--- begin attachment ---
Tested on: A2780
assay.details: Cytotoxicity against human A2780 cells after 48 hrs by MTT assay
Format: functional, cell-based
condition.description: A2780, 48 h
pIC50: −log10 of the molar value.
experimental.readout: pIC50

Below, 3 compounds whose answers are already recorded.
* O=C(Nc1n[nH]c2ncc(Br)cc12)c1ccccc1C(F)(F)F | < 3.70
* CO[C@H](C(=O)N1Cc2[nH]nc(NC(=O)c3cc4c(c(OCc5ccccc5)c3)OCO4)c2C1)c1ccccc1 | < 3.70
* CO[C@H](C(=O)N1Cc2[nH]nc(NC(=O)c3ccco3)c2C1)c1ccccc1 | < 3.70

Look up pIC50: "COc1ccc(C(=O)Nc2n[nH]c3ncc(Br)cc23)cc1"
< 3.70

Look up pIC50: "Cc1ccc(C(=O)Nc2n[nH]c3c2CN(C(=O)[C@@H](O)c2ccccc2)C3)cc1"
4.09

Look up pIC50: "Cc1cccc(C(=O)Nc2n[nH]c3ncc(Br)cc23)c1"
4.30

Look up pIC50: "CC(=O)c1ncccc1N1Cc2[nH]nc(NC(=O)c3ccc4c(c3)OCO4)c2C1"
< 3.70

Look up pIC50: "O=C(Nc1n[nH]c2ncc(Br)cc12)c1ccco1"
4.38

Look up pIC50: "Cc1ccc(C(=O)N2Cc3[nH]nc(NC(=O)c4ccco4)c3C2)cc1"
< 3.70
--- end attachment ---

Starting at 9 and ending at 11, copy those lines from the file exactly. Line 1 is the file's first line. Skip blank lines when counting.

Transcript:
* CO[C@H](C(=O)N1Cc2[nH]nc(NC(=O)c3cc4c(c(OCc5ccccc5)c3)OCO4)c2C1)c1ccccc1 | < 3.70
* CO[C@H](C(=O)N1Cc2[nH]nc(NC(=O)c3ccco3)c2C1)c1ccccc1 | < 3.70

Look up pIC50: "COc1ccc(C(=O)Nc2n[nH]c3ncc(Br)cc23)cc1"